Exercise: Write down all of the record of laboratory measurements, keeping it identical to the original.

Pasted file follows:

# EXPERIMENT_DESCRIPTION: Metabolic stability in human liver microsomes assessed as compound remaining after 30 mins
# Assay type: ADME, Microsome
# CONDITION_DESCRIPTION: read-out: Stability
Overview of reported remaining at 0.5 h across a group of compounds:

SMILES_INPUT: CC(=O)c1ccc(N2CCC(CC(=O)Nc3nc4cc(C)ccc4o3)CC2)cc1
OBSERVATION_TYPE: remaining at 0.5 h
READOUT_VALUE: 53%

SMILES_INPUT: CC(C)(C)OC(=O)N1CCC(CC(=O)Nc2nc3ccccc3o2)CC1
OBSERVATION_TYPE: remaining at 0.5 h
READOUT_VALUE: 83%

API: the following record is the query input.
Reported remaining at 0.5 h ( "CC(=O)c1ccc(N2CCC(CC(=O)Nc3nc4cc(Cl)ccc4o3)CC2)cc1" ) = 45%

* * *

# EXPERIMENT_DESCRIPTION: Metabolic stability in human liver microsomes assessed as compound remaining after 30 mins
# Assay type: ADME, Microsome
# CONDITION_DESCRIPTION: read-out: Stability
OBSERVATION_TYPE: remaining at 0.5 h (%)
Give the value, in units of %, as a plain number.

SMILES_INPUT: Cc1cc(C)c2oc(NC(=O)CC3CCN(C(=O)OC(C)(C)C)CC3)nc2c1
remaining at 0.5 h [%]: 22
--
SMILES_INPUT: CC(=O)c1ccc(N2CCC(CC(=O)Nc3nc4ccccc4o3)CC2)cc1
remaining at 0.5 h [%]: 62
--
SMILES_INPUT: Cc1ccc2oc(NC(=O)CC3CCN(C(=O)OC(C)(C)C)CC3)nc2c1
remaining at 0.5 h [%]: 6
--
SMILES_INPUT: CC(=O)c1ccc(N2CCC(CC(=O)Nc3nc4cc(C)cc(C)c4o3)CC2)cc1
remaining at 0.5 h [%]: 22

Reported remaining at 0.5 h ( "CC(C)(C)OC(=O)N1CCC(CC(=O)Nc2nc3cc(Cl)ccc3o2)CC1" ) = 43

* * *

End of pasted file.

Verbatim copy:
# EXPERIMENT_DESCRIPTION: Metabolic stability in human liver microsomes assessed as compound remaining after 30 mins
# Assay type: ADME, Microsome
# CONDITION_DESCRIPTION: read-out: Stability
Overview of reported remaining at 0.5 h across a group of compounds:

SMILES_INPUT: CC(=O)c1ccc(N2CCC(CC(=O)Nc3nc4cc(C)ccc4o3)CC2)cc1
OBSERVATION_TYPE: remaining at 0.5 h
READOUT_VALUE: 53%

SMILES_INPUT: CC(C)(C)OC(=O)N1CCC(CC(=O)Nc2nc3ccccc3o2)CC1
OBSERVATION_TYPE: remaining at 0.5 h
READOUT_VALUE: 83%

API: the following record is the query input.
Reported remaining at 0.5 h ( "CC(=O)c1ccc(N2CCC(CC(=O)Nc3nc4cc(Cl)ccc4o3)CC2)cc1" ) = 45%

* * *

# EXPERIMENT_DESCRIPTION: Metabolic stability in human liver microsomes assessed as compound remaining after 30 mins
# Assay type: ADME, Microsome
# CONDITION_DESCRIPTION: read-out: Stability
OBSERVATION_TYPE: remaining at 0.5 h (%)
Give the value, in units of %, as a plain number.

SMILES_INPUT: Cc1cc(C)c2oc(NC(=O)CC3CCN(C(=O)OC(C)(C)C)CC3)nc2c1
remaining at 0.5 h [%]: 22
--
SMILES_INPUT: CC(=O)c1ccc(N2CCC(CC(=O)Nc3nc4ccccc4o3)CC2)cc1
remaining at 0.5 h [%]: 62
--
SMILES_INPUT: Cc1ccc2oc(NC(=O)CC3CCN(C(=O)OC(C)(C)C)CC3)nc2c1
remaining at 0.5 h [%]: 6
--
SMILES_INPUT: CC(=O)c1ccc(N2CCC(CC(=O)Nc3nc4cc(C)cc(C)c4o3)CC2)cc1
remaining at 0.5 h [%]: 22

Reported remaining at 0.5 h ( "CC(C)(C)OC(=O)N1CCC(CC(=O)Nc2nc3cc(Cl)ccc3o2)CC1" ) = 43

* * *